Cart abandonment statistics from Statista indicate that, at 87.87%, cart abandonment rates for airline ecommerce experiences are the highest of any industry.  To better understand this sky-high average industry cart abandonment rate, the Sale Cycle blog took a look into why this is the case. Apparently, 39% of shoppers abandon travel bookings because they need to do more research. This reasoning is trailed by 37%, who said they abandoned their cart to compare prices, followed by:
Beyond the typical checkout inefficiencies and everyday “browsing” drop-off, the careful coordination that travel booking requires makes for astronomical cart abandonment rates.
According to the Baymard Institute—and the nine years of researching they did—the ideal checkout experience only has 12 to 14 form elements. This means that, in a perfect world, each checkout flow would have no more than 14 blanks to fill out and buttons to press. 
If your ecommerce business whittles down your checkout experience down to 14 or fewer form elements, then you’ll better serve and convert that 26% of customers who abandoned their cart because the checkout process was too long and complicated. The fewer steps a customer has to take before they press that “confirm order” button, the fewer junctures they have to think twice about their purchase—it’s as simple as that.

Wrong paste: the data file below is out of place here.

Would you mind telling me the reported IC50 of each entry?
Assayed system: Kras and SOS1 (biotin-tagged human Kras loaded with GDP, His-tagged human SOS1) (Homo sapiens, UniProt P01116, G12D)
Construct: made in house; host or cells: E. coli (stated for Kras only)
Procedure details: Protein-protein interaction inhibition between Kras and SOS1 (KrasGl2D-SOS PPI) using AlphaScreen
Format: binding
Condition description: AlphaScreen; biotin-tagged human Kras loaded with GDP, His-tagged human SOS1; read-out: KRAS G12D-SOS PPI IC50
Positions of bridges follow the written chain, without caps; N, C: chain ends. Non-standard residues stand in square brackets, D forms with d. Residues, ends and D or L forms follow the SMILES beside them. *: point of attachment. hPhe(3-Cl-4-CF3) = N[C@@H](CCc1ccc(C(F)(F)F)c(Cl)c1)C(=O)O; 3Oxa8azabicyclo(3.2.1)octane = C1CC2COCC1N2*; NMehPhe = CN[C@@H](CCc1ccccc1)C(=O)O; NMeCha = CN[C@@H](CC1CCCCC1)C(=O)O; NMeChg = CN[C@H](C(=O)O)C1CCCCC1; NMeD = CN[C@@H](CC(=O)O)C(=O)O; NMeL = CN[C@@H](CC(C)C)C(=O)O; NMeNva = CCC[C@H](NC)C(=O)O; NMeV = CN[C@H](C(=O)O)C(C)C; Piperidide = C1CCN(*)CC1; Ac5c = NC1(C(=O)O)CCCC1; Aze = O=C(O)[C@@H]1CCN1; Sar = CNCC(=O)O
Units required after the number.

Despite the 12 to 14 form element sweetspot they found for the ideal checkout experience, the Baymard Institute also found that the average US checkout flow contains 23.48 form elements. 
Odds are, your online business’s checkout flow has way too many steps for customers to take before making a purchase. How can you streamline your site’s checkout process and convert more customers in the process? Do an audit of each blank to fill out and each button to press in your checkout flow—is each one totally necessary? If any of these form elements can be removed, consolidated, or automated, then you should jump on that opportunity.
If you’re looking for a model to work toward, the electronics company Crutchfield earned the highest score for cart and checkout usability in a study run by the Baymard institute. In this study, the Baymard Institute evaluated 60 of the top performing ecommerce sites based on 727 different user experience factors. Though Crutchfield only earned #10 for overall usability, its score in the cart and checkout section earned it first place. The overall winner, B&H Photo, was close behind Crutchfield in cart and checkout usability, but beat them out in the six other usability sections.